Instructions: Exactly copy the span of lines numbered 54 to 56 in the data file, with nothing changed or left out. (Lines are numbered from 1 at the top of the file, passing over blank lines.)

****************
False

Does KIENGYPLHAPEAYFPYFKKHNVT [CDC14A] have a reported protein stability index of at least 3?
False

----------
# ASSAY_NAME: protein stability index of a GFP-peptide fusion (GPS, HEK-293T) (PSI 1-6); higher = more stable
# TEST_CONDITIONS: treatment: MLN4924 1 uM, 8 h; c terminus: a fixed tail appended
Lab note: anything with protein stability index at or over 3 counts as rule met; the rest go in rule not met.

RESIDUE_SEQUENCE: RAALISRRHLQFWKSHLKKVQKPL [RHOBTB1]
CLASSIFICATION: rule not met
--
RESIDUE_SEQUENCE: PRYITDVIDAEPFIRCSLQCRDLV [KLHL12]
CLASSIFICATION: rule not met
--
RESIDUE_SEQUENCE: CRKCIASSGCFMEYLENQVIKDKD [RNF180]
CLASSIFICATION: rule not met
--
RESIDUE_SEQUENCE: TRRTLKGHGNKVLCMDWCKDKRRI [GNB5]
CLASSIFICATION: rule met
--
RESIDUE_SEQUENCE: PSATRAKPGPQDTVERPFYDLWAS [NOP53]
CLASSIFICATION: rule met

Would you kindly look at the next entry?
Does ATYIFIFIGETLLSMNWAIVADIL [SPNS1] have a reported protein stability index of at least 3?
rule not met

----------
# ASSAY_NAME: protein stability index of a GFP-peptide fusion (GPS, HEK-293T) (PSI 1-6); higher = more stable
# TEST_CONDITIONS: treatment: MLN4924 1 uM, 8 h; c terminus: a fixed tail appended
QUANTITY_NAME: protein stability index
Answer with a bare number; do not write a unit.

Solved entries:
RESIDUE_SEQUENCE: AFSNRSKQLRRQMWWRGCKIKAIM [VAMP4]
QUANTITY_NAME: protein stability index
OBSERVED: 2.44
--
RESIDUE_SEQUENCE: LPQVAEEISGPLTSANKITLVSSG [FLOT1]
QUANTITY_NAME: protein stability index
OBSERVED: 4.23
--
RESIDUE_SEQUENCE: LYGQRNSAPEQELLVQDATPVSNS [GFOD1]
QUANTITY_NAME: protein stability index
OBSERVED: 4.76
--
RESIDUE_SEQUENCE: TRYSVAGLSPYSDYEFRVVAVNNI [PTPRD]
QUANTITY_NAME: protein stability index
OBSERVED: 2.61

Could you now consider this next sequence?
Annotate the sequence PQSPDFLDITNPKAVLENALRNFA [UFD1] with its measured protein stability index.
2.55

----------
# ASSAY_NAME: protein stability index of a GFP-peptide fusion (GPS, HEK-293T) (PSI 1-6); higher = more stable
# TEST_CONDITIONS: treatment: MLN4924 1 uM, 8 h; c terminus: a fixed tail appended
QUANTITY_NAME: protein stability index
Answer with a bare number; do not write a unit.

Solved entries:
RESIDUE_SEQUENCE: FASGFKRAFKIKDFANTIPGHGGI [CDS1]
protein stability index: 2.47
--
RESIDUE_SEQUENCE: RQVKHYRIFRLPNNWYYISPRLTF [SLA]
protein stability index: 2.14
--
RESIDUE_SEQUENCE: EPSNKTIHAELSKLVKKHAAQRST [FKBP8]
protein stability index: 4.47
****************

Solved entries:
RESIDUE_SEQUENCE: FASGFKRAFKIKDFANTIPGHGGI [CDS1]
protein stability index: 2.47